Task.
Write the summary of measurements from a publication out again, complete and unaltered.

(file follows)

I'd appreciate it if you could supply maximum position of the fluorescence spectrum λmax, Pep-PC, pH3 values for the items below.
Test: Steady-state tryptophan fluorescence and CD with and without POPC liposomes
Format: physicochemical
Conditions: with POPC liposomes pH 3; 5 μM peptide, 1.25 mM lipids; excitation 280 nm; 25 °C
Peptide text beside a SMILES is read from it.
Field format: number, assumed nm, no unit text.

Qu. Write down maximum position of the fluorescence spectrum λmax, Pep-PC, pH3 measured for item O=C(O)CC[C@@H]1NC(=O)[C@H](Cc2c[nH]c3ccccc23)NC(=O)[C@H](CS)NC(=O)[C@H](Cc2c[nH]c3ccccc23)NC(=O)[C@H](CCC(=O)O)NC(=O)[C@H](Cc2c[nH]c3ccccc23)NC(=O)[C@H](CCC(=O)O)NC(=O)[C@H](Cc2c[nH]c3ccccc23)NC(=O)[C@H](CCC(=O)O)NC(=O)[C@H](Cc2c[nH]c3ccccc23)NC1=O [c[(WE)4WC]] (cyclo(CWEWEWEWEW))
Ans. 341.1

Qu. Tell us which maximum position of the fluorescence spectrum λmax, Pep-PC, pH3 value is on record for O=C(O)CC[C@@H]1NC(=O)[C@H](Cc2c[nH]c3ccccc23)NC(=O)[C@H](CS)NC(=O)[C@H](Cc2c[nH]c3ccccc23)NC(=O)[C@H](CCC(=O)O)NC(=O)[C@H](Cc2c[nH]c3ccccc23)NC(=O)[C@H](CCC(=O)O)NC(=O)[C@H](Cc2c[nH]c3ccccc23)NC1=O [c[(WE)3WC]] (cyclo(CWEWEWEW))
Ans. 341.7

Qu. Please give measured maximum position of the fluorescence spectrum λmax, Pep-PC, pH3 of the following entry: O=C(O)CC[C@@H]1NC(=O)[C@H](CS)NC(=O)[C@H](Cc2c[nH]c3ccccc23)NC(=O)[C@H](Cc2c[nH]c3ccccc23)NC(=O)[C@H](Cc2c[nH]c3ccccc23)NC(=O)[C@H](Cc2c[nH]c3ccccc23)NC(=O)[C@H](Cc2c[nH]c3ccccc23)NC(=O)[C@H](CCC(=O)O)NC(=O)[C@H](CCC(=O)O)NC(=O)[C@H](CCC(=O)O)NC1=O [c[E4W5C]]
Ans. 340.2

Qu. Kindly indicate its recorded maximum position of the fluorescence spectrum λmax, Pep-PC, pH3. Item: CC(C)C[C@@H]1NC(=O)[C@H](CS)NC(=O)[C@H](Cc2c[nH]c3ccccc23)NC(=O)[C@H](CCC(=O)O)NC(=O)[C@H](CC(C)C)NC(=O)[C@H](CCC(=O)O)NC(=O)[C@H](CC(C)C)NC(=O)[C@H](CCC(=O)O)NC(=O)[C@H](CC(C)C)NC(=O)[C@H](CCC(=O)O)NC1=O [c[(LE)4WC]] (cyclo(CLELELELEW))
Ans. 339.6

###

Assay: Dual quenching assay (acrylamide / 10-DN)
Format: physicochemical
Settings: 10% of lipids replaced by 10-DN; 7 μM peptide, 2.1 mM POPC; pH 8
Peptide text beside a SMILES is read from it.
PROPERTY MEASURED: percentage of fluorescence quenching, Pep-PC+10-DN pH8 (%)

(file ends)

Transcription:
I'd appreciate it if you could supply maximum position of the fluorescence spectrum λmax, Pep-PC, pH3 values for the items below.
Test: Steady-state tryptophan fluorescence and CD with and without POPC liposomes
Format: physicochemical
Conditions: with POPC liposomes pH 3; 5 μM peptide, 1.25 mM lipids; excitation 280 nm; 25 °C
Peptide text beside a SMILES is read from it.
Field format: number, assumed nm, no unit text.

Qu. Write down maximum position of the fluorescence spectrum λmax, Pep-PC, pH3 measured for item O=C(O)CC[C@@H]1NC(=O)[C@H](Cc2c[nH]c3ccccc23)NC(=O)[C@H](CS)NC(=O)[C@H](Cc2c[nH]c3ccccc23)NC(=O)[C@H](CCC(=O)O)NC(=O)[C@H](Cc2c[nH]c3ccccc23)NC(=O)[C@H](CCC(=O)O)NC(=O)[C@H](Cc2c[nH]c3ccccc23)NC(=O)[C@H](CCC(=O)O)NC(=O)[C@H](Cc2c[nH]c3ccccc23)NC1=O [c[(WE)4WC]] (cyclo(CWEWEWEWEW))
Ans. 341.1

Qu. Tell us which maximum position of the fluorescence spectrum λmax, Pep-PC, pH3 value is on record for O=C(O)CC[C@@H]1NC(=O)[C@H](Cc2c[nH]c3ccccc23)NC(=O)[C@H](CS)NC(=O)[C@H](Cc2c[nH]c3ccccc23)NC(=O)[C@H](CCC(=O)O)NC(=O)[C@H](Cc2c[nH]c3ccccc23)NC(=O)[C@H](CCC(=O)O)NC(=O)[C@H](Cc2c[nH]c3ccccc23)NC1=O [c[(WE)3WC]] (cyclo(CWEWEWEW))
Ans. 341.7

Qu. Please give measured maximum position of the fluorescence spectrum λmax, Pep-PC, pH3 of the following entry: O=C(O)CC[C@@H]1NC(=O)[C@H](CS)NC(=O)[C@H](Cc2c[nH]c3ccccc23)NC(=O)[C@H](Cc2c[nH]c3ccccc23)NC(=O)[C@H](Cc2c[nH]c3ccccc23)NC(=O)[C@H](Cc2c[nH]c3ccccc23)NC(=O)[C@H](Cc2c[nH]c3ccccc23)NC(=O)[C@H](CCC(=O)O)NC(=O)[C@H](CCC(=O)O)NC(=O)[C@H](CCC(=O)O)NC1=O [c[E4W5C]]
Ans. 340.2

Qu. Kindly indicate its recorded maximum position of the fluorescence spectrum λmax, Pep-PC, pH3. Item: CC(C)C[C@@H]1NC(=O)[C@H](CS)NC(=O)[C@H](Cc2c[nH]c3ccccc23)NC(=O)[C@H](CCC(=O)O)NC(=O)[C@H](CC(C)C)NC(=O)[C@H](CCC(=O)O)NC(=O)[C@H](CC(C)C)NC(=O)[C@H](CCC(=O)O)NC(=O)[C@H](CC(C)C)NC(=O)[C@H](CCC(=O)O)NC1=O [c[(LE)4WC]] (cyclo(CLELELELEW))
Ans. 339.6

###

Assay: Dual quenching assay (acrylamide / 10-DN)
Format: physicochemical
Settings: 10% of lipids replaced by 10-DN; 7 μM peptide, 2.1 mM POPC; pH 8
Peptide text beside a SMILES is read from it.
PROPERTY MEASURED: percentage of fluorescence quenching, Pep-PC+10-DN pH8 (%)